The team repaired the damage from the heavy hit, changed the engine and had limited practice Thursday evening. Busch insisted the team recovered well, and that he and driver Jack Hawksworth, who drives the car fulltime, were back to quicker lap times by Friday morning.

“We’d love to get that better and feel a little more competitive, but we’re also trying to make sure we stay on track and complete all 24 hours,” Busch told reporters on Friday.

“Got some good laps last night and some good laps this morning. I think I ran the quickest of our cars this morning,’’ adding with a grin, “I’m not sure what that means.”

The team handed out driving assignments on Friday and Busch said he is tentatively scheduled to drive from 6-9 p.m. on Saturday, overnight from 2-4:30 a.m. and then again Sunday morning, 7-9 a.m. Of course the schedule changes – in lineup and timeframe – as the twice-around-the-clock event goes on.


Hailie Deegan may not have won the race in her IMSA debut, but the 18-year old Ford factory driver said she’ll leave Daytona International Speedway’s road course feeling optimistic about her return to the track for the ARCA Menards Series season-opener Feb. 8 on the traditional Daytona 2.5-mile high-banked oval.

Deegan’s No. 22 Multimatic Motorsports Ford Mustang suffered a pair of mechanical issues, at one point requiring about half an hour of work in the garage. But after driving more than two hours, Deegan finally brought the car into the garage for work and a driver change, leaving Ford teammate Chase Briscoe to finish the four-hour BMW Endurance Challenge.

“I feel like I just gained a lot of experience,” Deegan said after climbing out of the car. “I’m here to gain experience after that three-day road test, coming here and practicing for two days. I just feel like I know a lot more about racing than I did before and that’s why I’m here and supposed to be doing.”

Deegan ran as high as 12th in the 51-car field before the lengthy pit stop. A full-course yellow came out for an accident in the bus stop with about 13 minutes remaining in the race, freezing the field. Deegan’s teammate Chase Briscoe rallied to get the car back up to 29th in the final class standings. His fellow NASCAR Xfinity Series competitor Austin Cindric finished right behind them co-driving the team’s other Ford Mustang.

The adventurous day for all ultimately could be chalked up as a learning experience for the young NASCAR talents.

“I’m gaining experience,’’ Deegan said of day. “And that’s what I’m here to do.’’


In Friday’s final practice session before the Rolex 24 At Daytona, the No. 7 Acura Team Penske DPi entry was second-fastest in the field.

And that time of 1:35.733 (133.872 mph) shows just how quickly the team bounced back after Ricky Taylor’s high-speed crash at the bus stop in the waning minutes of the DPi qualifying session on Thursday. The team immediately went into scramble mode, reassembling the Acura in time to make it out on track during the final five minutes of the night session on Thursday – but didn’t record a lap time.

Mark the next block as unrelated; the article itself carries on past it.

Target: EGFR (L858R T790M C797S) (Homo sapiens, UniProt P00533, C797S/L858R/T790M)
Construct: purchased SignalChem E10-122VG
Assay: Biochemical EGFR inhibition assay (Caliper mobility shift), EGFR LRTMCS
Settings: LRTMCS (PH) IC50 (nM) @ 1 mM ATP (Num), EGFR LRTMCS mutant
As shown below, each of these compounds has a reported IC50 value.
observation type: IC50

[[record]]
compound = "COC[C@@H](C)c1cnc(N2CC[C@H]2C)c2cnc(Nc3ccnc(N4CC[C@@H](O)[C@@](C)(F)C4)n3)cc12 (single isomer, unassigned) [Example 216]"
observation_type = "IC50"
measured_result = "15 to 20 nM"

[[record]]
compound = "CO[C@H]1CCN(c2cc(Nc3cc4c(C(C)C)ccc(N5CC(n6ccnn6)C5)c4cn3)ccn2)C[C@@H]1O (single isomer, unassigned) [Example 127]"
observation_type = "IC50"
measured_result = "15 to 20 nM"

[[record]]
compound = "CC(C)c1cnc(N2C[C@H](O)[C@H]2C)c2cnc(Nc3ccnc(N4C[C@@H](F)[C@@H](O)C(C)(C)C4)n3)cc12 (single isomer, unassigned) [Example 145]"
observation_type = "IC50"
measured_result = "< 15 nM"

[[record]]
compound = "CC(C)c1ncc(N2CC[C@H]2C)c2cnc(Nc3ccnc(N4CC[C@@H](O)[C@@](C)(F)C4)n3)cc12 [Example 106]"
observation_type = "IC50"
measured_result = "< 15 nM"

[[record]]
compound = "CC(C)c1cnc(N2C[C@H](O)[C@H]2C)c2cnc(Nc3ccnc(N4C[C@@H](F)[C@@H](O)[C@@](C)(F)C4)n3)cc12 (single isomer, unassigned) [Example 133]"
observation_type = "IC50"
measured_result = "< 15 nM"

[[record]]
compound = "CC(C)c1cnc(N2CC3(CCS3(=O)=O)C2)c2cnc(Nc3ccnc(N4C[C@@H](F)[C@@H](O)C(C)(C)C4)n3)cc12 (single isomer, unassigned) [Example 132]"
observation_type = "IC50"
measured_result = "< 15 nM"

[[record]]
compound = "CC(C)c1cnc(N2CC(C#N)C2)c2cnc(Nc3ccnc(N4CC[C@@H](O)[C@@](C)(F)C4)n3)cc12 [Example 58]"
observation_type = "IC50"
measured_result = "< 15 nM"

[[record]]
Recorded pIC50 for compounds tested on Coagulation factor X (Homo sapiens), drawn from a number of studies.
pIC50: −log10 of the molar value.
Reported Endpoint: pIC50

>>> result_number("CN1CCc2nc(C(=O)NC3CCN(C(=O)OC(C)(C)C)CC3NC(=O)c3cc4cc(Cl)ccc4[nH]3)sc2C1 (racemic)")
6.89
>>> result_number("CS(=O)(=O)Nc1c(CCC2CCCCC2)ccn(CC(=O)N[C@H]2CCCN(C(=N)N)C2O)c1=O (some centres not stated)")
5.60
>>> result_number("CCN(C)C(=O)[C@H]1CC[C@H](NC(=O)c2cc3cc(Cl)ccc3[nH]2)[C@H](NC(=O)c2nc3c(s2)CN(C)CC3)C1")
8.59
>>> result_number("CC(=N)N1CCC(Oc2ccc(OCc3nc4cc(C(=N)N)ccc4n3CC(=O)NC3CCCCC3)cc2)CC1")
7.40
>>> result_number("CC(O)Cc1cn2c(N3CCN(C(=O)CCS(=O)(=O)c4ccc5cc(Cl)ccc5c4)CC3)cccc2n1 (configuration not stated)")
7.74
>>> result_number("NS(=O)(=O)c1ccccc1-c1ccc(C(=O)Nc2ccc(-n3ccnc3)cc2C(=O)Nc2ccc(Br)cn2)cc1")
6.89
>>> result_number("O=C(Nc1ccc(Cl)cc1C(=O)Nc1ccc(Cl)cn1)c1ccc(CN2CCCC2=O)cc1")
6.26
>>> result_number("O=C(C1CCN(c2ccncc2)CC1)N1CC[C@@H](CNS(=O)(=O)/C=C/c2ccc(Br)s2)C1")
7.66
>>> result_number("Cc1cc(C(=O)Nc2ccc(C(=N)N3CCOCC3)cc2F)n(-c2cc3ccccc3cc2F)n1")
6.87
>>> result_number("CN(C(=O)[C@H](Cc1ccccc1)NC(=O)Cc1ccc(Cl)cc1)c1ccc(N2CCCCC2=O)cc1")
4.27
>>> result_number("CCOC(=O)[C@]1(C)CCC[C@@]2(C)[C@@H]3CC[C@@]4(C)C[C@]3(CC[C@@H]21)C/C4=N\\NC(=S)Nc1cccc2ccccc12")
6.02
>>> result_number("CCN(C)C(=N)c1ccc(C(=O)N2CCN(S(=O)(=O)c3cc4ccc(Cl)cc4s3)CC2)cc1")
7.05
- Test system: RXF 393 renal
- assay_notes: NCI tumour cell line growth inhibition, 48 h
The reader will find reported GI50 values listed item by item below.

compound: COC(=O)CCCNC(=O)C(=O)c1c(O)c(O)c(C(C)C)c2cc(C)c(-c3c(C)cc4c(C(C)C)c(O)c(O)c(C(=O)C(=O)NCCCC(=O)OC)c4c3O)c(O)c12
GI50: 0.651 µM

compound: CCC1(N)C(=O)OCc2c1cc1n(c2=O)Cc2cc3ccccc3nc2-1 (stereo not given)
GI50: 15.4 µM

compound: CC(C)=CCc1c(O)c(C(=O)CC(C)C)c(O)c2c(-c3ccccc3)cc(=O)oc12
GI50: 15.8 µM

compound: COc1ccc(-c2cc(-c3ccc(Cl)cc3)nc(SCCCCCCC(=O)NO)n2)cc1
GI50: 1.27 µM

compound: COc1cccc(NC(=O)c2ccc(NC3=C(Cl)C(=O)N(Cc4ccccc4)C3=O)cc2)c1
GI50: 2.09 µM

Taylor said that the team had been planning to use the evening session “to do a lot of our development work” as they knew following the Roar that they had a lot of ground to make up on Mazda Team Joest, which won the pole for this weekend’s race. But the Friday morning session gave the team the chance to make those adjustments.

“So, I’d say that the only setback right now is that we lost a set of tires,” Taylor said during a Friday media session. “We were hoping to save a set of tires, that qualifying set was lost. So that’s an extra double-stint that we have to do in the race, which equates to some time.

“But in the grand scheme of things, pace-wise, we should be right where we were.”

That could mean good things for the team co-driven by Helio Castroneves and Alexander Rossi that is aiming to improve over their third-place finish a year ago.


Jordan Taylor has long been one of endurance racing’s most outgoing personalities. He’s funny, he’s witty and he’s always pulling pranks on social media.

But when it comes to his food choices for a 24-hour endurance race, let’s just say Taylor’s plate doesn’t match his personality.

In fact …

“I’m pretty boring,” said Taylor, on the eve of his 13th drive in the Rolex 24. “I eat the same thing every meal. I just eat salad, pasta and chicken every meal of the whole weekend pretty much other than breakfast.”

Taylor’s dull dining is the byproduct of experience, one of the “little things” he said has evolved with his Rolex 24 prep since he first tackled the twice-around-the-clock challenge in 2008. Back then, eating well wasn’t a priority.

Neither was rest.

“The first one, I had no idea what I was doing,” said Taylor, a two-time Rolex 24 winner. “I was trying to sleep after the first stint, didn’t sleep and then I was too excited after the second stint and didn’t sleep at all.”

Taylor will at least grab an hour’s sleep after his second stint this weekend in the No. 3 Corvette C8.R, the car he’s sharing with Antonio Garcia and Nicky Catsburg. But before Taylor starts snoring in the motorcoach, you’ll find him refueling at the boring buffet.

“As soon as you get out of the car, you want to get a meal in so it can digest before your next stint, constantly hydrating,” he said. “If you are sore in a spot, make sure you are getting treatment for it early on instead of later when it’s past the point of treatment. It’s being more experienced with the little things that will catch up with you at the end of the race.”